Beastie Boys re-reviewed

Again, I have uber cool, music writing friends. Here’s Walter’s latest on the Beastie Boys. It’s about music, race, and how three white Jewish boys made one of the best rap albums of the 1990s. One of my favorite parts:

On this record, the Beasties align themselves with lots of things, much of which hadn’t been consciously blended before. It all sounds and feels authentically theirs, rather than like the blackface costuming of Vanilla Ice. Ill Communication enters debates about authenticity, about “keeping it real,” head-on, from a variety of modes, genres, and directions. It became hugely popular, triple platinum, in part because it did so, because it thrilled multiple constituencies, because it engaged listeners that the media didn’t necessarily think belonged together.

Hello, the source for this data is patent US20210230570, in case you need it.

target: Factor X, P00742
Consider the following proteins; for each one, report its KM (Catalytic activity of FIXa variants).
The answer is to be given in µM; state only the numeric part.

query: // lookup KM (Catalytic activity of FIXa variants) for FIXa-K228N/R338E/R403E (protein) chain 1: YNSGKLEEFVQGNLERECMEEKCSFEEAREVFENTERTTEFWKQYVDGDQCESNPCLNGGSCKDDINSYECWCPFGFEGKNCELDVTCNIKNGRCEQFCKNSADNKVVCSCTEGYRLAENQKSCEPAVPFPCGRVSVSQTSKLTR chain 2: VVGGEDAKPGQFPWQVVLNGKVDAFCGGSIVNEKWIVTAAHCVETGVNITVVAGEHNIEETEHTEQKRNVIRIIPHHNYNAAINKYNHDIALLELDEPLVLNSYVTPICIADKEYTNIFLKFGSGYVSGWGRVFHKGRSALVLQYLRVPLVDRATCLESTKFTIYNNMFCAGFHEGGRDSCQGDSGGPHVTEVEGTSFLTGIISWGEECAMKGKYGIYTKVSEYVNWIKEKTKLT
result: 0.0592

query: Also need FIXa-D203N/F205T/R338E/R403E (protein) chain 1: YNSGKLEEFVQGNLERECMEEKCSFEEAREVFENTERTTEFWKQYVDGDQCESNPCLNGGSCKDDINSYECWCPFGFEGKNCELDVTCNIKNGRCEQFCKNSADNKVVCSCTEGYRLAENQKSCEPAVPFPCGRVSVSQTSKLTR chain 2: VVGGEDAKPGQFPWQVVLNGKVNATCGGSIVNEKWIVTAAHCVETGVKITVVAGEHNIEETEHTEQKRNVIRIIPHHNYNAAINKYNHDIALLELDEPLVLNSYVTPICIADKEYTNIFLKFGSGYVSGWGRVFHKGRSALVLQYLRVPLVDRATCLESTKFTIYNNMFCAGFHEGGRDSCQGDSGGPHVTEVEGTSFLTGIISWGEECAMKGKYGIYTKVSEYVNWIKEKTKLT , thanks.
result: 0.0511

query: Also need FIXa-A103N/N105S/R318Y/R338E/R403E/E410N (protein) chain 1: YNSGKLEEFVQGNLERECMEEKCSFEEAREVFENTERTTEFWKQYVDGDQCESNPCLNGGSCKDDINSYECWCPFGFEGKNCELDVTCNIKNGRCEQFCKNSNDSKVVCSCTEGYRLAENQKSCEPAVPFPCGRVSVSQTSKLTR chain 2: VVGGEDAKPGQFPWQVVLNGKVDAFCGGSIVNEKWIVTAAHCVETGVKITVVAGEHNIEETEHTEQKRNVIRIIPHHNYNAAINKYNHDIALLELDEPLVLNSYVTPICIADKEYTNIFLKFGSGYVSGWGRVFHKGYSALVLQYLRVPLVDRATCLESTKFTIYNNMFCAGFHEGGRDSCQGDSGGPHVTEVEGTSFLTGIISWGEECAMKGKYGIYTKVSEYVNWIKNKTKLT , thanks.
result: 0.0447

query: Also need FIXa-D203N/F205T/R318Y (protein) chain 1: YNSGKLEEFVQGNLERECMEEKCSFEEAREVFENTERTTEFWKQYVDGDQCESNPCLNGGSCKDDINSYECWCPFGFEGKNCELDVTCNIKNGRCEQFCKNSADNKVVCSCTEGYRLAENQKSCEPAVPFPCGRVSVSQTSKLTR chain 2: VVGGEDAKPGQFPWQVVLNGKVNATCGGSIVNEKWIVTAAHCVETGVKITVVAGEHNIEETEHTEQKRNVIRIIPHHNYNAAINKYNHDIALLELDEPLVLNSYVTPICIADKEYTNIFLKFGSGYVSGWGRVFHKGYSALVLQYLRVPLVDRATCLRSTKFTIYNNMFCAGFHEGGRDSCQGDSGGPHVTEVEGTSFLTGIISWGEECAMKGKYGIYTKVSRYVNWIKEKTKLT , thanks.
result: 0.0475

It’s in the decade of Ill Communication — and in some ways because of Ill Communication — that hip-hop achieved cultural dominance in America, to the extent that a sizable chunk of American pop is now either hip-hop or a conscious response to (and sometimes against) hip-hop. You can see this in Mariah Carey and Jennifer Lopez’s collaborations with rappers; with the plethora of 1990s bands fusing rock with rap (terrible stuff like Limp Bizkit and Korn, sure, but there’s also Soul Coughing, Luscious Jackson, Rage Against the Machine, and Cake); and with the emergence of the hip-hop-inflected albums made by the ex-Mouseketeers (Justin Timberlake, Britney Spears, Christina Aguilera) who would dominate American popular music for the next two decades.

The album brings together all of the seemingly disparate cultural elements that MCA, King Ad-Rock, and Mike D loved into a conglomeration that truly is something new, and something that furthered pop and made it more adult.

Go read it now.


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